Regarding funding, absolutely we've thought twice. As we all know, venture money can be a Faustian bargain, but it can also be a requirement to start up some businesses or a great accelerant to existing businesses. We have a process of revisiting the venture question twice a year. At this point, we have begun to generate a lot of cash and so can fund growth at a pretty rapid pace. Still, it's important that we keep in touch with various sources of capital and model the costs versus the benefits as they change over time. In our fifth year with no outside investment, the likelihood of us taking money has become smaller. Still, we reality-check the usual things -- momentum, new competition, shifting market conditions -- and take meetings with those who do their darndest to tempt us into taking the money.
BK: As an entrepreneur, what has been the biggest lesson you've learned in getting CrownPeak off and running?
JH: A thought for new startups: spending the first six months (and every subsequent six months after that) concentrating on sales is the most important thing you can do. The best salespeople should be the founding executives. Especially in the early months and years, nothing matters more than cash flow, and the only way to generate cash flow is to sell -- and you've got to do it yourself. Don't get caught up in writing complex business plans and choosing the right office space and hiring people you don't absolutely need. Start selling immediately, while the product is being created. Don't underestimate the length of the sales cycle.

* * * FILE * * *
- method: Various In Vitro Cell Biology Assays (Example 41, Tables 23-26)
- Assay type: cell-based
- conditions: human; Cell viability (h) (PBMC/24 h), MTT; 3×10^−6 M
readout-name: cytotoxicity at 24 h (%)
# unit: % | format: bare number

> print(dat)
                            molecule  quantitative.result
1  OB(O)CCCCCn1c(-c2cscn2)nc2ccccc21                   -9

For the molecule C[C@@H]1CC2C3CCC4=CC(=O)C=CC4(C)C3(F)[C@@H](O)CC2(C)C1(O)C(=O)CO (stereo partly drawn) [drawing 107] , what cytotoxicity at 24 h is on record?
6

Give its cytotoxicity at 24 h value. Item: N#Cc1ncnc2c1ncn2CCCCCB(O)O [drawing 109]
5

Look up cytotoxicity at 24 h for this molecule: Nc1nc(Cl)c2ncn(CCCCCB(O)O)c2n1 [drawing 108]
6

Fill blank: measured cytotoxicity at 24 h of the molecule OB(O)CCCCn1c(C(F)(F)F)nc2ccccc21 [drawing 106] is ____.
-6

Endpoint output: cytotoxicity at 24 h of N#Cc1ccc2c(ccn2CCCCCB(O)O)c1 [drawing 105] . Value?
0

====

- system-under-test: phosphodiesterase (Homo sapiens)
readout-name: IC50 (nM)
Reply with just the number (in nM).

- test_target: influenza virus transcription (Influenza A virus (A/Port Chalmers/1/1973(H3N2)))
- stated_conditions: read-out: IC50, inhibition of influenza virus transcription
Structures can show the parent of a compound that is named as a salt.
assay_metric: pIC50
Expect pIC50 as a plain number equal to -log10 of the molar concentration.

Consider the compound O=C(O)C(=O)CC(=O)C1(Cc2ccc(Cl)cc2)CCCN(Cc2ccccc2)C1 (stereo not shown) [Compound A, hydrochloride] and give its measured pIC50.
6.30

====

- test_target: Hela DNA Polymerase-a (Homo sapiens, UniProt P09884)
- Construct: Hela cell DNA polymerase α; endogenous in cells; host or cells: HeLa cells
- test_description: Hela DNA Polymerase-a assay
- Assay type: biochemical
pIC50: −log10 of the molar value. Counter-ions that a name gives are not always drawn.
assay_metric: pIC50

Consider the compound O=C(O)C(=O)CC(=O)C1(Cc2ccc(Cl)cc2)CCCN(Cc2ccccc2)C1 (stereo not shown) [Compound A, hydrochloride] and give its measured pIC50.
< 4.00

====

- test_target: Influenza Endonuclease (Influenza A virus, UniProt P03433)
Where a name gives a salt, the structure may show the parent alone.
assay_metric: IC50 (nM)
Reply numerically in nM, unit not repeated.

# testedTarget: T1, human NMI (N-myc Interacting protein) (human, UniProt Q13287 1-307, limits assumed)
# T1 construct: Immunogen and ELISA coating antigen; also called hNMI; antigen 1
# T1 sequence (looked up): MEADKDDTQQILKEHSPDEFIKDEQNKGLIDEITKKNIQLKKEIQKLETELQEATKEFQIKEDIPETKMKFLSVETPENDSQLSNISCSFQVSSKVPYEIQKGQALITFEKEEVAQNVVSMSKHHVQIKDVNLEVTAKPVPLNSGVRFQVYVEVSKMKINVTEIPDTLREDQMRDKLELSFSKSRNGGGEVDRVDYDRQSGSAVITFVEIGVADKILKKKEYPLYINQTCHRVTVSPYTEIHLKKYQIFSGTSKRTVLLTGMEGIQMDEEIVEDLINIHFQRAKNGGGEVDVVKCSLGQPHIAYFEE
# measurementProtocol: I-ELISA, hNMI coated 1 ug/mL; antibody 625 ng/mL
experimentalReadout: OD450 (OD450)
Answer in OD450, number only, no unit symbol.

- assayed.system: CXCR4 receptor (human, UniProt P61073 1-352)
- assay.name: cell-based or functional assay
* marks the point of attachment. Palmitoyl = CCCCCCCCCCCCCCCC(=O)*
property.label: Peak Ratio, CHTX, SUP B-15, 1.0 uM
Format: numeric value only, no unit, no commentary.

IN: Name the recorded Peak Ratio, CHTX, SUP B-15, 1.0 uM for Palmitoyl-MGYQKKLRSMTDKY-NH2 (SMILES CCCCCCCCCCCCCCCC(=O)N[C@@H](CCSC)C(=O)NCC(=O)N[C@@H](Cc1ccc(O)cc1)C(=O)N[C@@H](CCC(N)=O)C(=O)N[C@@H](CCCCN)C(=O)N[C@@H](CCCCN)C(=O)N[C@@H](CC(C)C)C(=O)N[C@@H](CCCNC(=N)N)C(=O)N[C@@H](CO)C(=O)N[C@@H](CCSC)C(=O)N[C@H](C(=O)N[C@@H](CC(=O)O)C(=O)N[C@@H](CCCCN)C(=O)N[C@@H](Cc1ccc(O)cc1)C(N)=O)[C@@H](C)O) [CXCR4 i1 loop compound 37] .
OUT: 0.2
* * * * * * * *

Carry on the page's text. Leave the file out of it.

Many entrepreneurs who might have built a successful business on their own fail by devoting all of their time to attempts to secure venture investment. Spending six months raising money is a very expensive and distracting task. If you can build the business on your own, then do it. Of course, some businesses require years of outside funding to build products or ramp to scale. As a business founder, however, don't forget the percentage of funded businesses that fail and the percentage of founders that get fired by their funders! I'm not saying don't take venture. Friends and family have done very well for themselves with venture-funded companies. I'm simply saying, only take the money if you absolutely have to.